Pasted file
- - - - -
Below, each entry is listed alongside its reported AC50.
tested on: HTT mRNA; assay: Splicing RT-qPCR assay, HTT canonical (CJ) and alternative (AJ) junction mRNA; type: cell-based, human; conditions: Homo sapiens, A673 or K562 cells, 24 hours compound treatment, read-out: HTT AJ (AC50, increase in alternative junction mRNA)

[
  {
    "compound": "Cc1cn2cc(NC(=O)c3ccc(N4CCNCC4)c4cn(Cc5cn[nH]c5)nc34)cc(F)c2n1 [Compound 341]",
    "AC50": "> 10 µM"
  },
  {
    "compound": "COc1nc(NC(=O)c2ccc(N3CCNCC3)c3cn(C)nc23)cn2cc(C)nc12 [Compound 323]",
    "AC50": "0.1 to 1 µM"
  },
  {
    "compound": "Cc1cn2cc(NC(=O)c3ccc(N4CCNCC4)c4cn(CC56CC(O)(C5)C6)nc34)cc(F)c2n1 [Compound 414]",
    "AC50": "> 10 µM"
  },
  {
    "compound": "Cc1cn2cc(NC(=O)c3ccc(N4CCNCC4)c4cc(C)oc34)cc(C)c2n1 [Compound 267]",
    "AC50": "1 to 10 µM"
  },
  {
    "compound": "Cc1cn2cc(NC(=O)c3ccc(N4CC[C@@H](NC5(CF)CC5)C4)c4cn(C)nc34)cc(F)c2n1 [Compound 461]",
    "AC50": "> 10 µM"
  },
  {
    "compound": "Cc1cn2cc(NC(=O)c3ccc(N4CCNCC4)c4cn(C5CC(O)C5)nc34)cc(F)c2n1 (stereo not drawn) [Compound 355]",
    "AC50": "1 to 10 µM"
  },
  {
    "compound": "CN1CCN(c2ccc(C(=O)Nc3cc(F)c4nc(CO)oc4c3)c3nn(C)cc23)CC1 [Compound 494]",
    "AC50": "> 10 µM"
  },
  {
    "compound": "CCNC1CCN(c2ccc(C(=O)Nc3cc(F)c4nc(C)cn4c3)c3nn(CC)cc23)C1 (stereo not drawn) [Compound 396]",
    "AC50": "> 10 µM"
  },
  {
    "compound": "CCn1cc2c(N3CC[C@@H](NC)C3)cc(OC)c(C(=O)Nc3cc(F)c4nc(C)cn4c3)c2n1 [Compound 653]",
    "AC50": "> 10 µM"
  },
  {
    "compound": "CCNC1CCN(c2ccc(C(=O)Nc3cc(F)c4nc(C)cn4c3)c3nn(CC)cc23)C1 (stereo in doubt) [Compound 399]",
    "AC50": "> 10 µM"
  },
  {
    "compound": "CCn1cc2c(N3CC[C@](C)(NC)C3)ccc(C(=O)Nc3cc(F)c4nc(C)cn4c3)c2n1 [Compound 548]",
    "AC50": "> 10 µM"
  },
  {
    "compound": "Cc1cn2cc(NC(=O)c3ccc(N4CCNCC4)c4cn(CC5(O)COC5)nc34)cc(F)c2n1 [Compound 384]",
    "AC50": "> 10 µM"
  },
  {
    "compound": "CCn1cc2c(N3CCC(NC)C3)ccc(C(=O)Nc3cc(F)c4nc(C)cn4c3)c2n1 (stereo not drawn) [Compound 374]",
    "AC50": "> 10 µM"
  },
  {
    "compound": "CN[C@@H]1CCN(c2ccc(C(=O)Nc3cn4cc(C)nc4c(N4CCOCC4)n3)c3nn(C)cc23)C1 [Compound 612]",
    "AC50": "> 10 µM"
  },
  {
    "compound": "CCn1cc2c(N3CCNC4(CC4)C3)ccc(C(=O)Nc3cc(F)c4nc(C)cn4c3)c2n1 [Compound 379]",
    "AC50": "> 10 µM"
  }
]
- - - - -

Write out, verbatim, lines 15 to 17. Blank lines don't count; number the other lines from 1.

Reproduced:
  },
  {
    "compound": "Cc1cn2cc(NC(=O)c3ccc(N4CCNCC4)c4cc(C)oc34)cc(C)c2n1 [Compound 267]",